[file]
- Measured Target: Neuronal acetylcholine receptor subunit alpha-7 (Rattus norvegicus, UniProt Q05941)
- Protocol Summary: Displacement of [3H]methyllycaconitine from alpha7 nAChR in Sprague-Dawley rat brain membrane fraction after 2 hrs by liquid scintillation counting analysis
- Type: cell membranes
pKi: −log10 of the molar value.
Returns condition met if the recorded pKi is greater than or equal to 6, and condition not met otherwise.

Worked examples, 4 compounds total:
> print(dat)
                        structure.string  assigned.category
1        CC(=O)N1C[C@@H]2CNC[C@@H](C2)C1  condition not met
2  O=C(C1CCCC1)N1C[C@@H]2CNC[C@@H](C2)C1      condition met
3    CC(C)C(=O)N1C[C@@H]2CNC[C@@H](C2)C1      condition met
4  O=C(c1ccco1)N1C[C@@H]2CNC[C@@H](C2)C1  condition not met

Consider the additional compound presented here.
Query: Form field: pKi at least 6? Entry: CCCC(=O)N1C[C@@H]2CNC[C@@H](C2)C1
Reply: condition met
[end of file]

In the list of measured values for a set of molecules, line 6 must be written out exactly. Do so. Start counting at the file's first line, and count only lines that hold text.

Worked examples, 4 compounds total: